See how others, just like you, are volunteering and making a difference in the lives of Louisville’s homeless population!
An Enlightening Community Partnership Between Two Good Neighbors.
Jefferson Community and Technical College, our “neighbor to the north,” is situated across the street from the mission’s Hotel Louisville. Over the years, JCTC and Wayside Christian Mission have enjoyed a productive and mutually beneficial relationship.
Led by instructor Leslie White-Weibel, about fifty JCTC nursing students hosted a health fair for the benefit of women and men enrolled in the mission’s Sober Living Program.
The students covered a number of topics including hypertension, diabetes, stress management, obesity, and fitness. To their credit, the students arrived well-prepared with their displays and materials and they did a masterful job in engaging our clients.
In the end, our clients benefited from these timely presentations and the students gained this “real world” experience. The beloved writer Charles Dickens believed that ignorance and want were mankind's two greatest enemies.
Though our approaches are different, both JCTC and Wayside Christian Mission exist to combat these social evils.
Creative Eighth-Grader Presents Mission With Unusual Classroom Project
If you had four hundred disposable plastic bags, an abundance of hand and eye coordination, and twenty hours to spare, you, too, could weave an unbelievably comfortable pillow for a homeless person just like Olivia.
Some explanation is needed. As her school project, Olivia crafted a durable pillow capable of withstanding the rigors of the outdoors from plastic bags previously destined for the local landfill.
The pillow is a lesson in recycling and, again, is a one-of-a-kind pillow that can hold up to moisture, mildew, and extreme weather conditions.
And, yes, the pillow is really comfortable. Olivia is an eighth grader from Sacred Heart Academy. According to her mother, Olivia is highly artistic. For the record, her grandfather was an animator for Hanna Barbera Studios. As for the pillow, it will be given to an unsheltered homeless person.
Highland Latin School’s American Heritage Girls Bless Mission with “Blessing Bags”
Often dubbed as “blessing bags,” these parcels contain water, granola bars, socks, and toiletries that are distributed among the unsheltered homeless by our Samaritan Patrol drivers.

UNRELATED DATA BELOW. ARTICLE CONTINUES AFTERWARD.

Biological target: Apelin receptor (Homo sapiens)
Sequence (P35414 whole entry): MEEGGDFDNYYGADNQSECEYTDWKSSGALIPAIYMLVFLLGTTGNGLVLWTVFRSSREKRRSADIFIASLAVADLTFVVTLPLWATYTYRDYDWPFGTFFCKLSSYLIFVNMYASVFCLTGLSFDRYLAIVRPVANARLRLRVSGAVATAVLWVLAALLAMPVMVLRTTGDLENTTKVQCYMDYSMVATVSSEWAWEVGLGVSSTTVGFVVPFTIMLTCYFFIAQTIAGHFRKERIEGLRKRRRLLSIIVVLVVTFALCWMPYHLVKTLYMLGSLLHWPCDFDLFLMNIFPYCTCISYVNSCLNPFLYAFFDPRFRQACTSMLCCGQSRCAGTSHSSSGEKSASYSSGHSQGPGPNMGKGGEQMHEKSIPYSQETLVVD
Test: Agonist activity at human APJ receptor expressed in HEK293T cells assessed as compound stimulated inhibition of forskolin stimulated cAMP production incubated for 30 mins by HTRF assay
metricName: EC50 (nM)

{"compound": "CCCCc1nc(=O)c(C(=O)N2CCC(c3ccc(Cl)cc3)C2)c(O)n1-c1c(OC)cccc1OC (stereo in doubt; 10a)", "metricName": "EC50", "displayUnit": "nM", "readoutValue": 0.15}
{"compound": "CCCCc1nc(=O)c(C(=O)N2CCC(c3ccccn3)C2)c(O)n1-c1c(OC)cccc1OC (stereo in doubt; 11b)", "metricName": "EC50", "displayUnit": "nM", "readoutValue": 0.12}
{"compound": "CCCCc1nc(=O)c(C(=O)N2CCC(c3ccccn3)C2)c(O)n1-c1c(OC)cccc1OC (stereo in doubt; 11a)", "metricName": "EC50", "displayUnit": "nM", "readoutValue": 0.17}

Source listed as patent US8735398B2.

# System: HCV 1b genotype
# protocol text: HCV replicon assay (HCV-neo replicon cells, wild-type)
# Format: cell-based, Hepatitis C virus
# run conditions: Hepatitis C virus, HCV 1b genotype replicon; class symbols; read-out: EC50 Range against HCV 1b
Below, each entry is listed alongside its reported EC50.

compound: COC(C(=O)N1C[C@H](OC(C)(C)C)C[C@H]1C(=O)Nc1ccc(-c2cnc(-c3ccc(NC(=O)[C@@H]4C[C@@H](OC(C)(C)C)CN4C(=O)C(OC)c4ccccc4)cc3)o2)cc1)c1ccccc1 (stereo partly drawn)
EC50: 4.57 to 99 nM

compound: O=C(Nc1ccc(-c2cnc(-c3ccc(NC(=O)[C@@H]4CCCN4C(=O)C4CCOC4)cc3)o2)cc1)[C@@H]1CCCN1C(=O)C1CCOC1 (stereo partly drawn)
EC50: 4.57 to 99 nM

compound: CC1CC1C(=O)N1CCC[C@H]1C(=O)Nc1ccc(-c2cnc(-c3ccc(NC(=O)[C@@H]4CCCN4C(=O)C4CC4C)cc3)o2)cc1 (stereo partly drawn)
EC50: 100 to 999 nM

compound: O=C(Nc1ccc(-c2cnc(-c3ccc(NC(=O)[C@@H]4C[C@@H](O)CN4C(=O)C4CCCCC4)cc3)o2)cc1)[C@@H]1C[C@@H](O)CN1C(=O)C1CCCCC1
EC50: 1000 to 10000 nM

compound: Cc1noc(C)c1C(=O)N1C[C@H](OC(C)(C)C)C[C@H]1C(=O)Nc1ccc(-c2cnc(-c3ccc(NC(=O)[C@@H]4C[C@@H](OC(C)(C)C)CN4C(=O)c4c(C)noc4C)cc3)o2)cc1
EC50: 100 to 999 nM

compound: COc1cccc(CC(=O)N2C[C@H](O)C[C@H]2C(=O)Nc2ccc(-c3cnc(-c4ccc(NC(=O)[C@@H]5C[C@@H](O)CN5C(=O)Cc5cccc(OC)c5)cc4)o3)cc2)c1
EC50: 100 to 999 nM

Recently, a group of American Heritage Girls from Highlands Latin School delivered 125 blessing bags to the mission.
For the record, Highlands Latin School is a private Christian school that promotes intellectual development along with a sound understanding of this nation’s Christian heritage. During their visit to the mission, these extraordinarily bright, polite, and inquisitive students and their parents showed a keen interest in our work with the homeless individuals and families in our care as well as the unsheltered homeless living on the streets.
We are grateful for the generosity of the girls and their families and hope they will come back and see us again!
Ambitious Eagle Scout Project Blesses Mission’s Homeless Population
Joshua, a ninth-grade student from Jeffersontown High, has been a Boy Scout since the second grade. To earn his Eagle Scout designation, he collected enough toiletries to make over two hundred gift bags for the women, men, boys and girls of Wayside Christian Mission.
Assembling two hundred plus gift bags is certainly an ambitious project, but, thankfully, Joshua had some help from other Scouts as well as support from his family. With some six hundred individuals and families in our care, we welcomed Joshua’s hard work and generosity and, in the past, we have also been blessed by other amazing Eagle Scout projects.
Joshua’s goal is to become an architect and, based on his drive and determination, we believe he will achieve his goals.
Bellarmine University Students Fight Waste and Hunger with Late Night Food Deliveries
Just a few years ago, four students from the University of Maryland in College Park could no longer ignore the great quantity of student cafeteria food being tossed out night after night.